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OUR SHARED CALL TO HOLINESS



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focus : insights

What type of perfection?


Gérard Rossé




Biblical scholar Gérard Rossé offers an overview of the biblical concept of Christian perfection and of holiness. It is a universal calling for every believer that is expressed in different ways.


"What perfection?" At first glance the question seems a bit rhetorical. Can there be different concepts of perfection? Aristotle was clear: “What has nothing outside it is complete.”  In other words, “that which, in respect of goodness or excellence, cannot be surpassed in its kind.”1 Thomas Aquinas made this concept his own and clarified that “a thing is perfect in proportion to its state of actuality, because we call that perfect which lacks nothing of the mode of its perfection.”2

Perfection therefore contains the idea of being complete, self-sufficient, and unsurpassable. Absolute perfection belongs to God, as Thomas writes: “God is subsisting being itself, nothing of the perfection of being can be wanting to Him.”
3 But questions obviously arise: How can we understand the perfection of a God defined as self-sufficient (Ipsum Esse per se subsistens), yet Divine Revelation also reveals His Being as Agape? In Matthew’s gospel, how can Jesus ask the believer, with their human limitations, to be perfect as God is perfect?  These two concepts of perfection – the Greek and the Biblical – do not align. 
 
The First Testament
Perfection is an attribute of the Supreme Being in Greek philosophy. But throughout the Bible, it is significant that God is never said to be perfect, with the exception of Mt 5:48. Just as divine works of God are perfect, the human person is called to be perfect, but never God. For example, God said to Abraham: "... walk before me and be blameless (Heb. 
tâmîm)" (Gen 17:1). "You must remain completely loyal (tâmîm) to the Lord" (Dt 18:13).

The Hebrew words speak to a sense of integrity, an undivided heart. So, a human being is perfect before God when he or she lives a total choice of God and does not follow other deities. While Greek terminology speaks to the idea of fullness and being without defects, the Hebrew word reflects a concept of completeness, integrality, and reaching fulfillment.
 
Pauline Writings
This fundamental concept is also found in the New Testament.  The Apostle Paul exhorts believers to live their lives as spiritual worship and renewal of the mind "so that you may discern what is the will of God — what is good and acceptable and perfect. (Greek:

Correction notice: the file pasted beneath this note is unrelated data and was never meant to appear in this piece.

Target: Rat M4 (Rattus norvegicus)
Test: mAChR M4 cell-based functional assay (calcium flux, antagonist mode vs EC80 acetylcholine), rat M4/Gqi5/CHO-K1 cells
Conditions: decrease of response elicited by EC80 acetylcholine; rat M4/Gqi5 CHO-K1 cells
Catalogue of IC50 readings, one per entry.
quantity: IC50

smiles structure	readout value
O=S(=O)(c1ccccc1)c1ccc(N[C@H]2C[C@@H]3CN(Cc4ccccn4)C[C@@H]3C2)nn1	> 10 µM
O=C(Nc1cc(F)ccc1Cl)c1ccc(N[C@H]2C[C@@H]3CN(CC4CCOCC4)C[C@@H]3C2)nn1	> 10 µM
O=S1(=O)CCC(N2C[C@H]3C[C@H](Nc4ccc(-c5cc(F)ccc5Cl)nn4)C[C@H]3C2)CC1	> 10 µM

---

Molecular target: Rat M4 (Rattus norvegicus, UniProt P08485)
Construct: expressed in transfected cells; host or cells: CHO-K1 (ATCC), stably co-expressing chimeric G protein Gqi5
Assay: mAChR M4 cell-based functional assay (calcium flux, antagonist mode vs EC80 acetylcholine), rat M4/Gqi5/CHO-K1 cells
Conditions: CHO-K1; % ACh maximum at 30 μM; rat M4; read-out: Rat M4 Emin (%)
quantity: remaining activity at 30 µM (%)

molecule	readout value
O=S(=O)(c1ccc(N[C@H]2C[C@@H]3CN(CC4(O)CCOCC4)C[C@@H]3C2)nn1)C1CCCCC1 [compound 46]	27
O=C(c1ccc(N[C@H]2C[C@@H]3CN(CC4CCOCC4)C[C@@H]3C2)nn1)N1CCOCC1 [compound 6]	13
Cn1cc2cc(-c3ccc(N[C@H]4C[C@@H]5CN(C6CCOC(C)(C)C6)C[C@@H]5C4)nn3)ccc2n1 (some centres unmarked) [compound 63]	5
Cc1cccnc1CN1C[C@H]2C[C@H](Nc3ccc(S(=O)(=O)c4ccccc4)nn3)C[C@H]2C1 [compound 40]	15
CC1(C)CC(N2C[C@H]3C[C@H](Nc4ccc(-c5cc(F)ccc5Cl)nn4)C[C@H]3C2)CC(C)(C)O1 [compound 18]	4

teleios)." (Rom 12:1-2)

This exhortation eliminates the separation between the sacred and profane. Yet there are no specific Christian references, such as being ‘in Christ’, the gift of the Spirit, or agape.  In discerning “
what . . . is perfect” lies an implied adherence to what sound reason recognizes as good and pleasing to God, to a life lived in renewed faith. Paul inserts the novelty of Christian living into universal ethics and thus elevates ethics in this way.4

Paul used the word, "perfect" as it was commonly used in morality then, as synonymous with mature adulthood, as opposed to childhood.  In 1 Cor 2:6, the apostle calls "perfect” Christians those who are "spiritual" (v. 13) and thus allow themselves to be guided by the Holy Spirit and therefore are adults (1 Cor 14:20; Phil 3:15). The one who is "perfect" was seen as one who had moved beyond the stage of childhood characterized by discord and jealousy to become an adult led by the Spirit and agape.

In the ‘new’ way of faith, perfection is not an attainable ideal of sinlessness through one's own strength. Rather it is a life of faith open to the eschatological future which, through the Spirit of the Risen One and the gift of agape, already acts in our present existence. Thus, it is not a question of wanting to reach an unattainable ideal using one's own abilities. It is an adhering with one’s whole being to God’s will.
 
The Gospel of Matthew
"Be perfect therefore as your Heavenly Father is perfect" (Mt 5:48)

In Matthew’s Gospel, ‘perfection’ characterizes the teaching of Jesus. Thus, it had a major influence on Church spirituality and even fostered inequality between ordinary Christians and those who chose a ‘state of perfection’.

But was Matthew’s concept of perfection fully understood?

Jesus offers a series of contrasts, or
antitheses, in Mt 5:48 that allow us to understand what the Lord means by "fulfillment of the Law" (v. 17). He speaks to "a righteousness that exceeds that of the scribes and Pharisees" (cf. v. 20), of behavior in conformity with the divine will of a God who is Father.

The ‘antitheses’ begin with the characteristic structure:
"You have heard that it was said... but I say to you." Jesus contrasts his understanding of the Law with that of Judaism in general. In fact, justice superior to that of the scribes as made explicit in Mt 5:21-48 does not consist in multiple precepts nor in scrupulous submission to them. Rather it is found in those callings that invite us to love as our Heavenly Father loves. It is a forgiving love that comes from the heart. It is one that is radical, demanding, and without discrimination. Yet it is certainly not stressful because it corresponds to an interior call that, if lived, frees and makes the believer grow as a human-divine person, as a child of God. The perfection asked by Jesus does not signify freedom from defects or omissions. Rather it lies in imitating the Father’s sincere, faithful and boundless love, but with all the inevitable limitations of our humanity.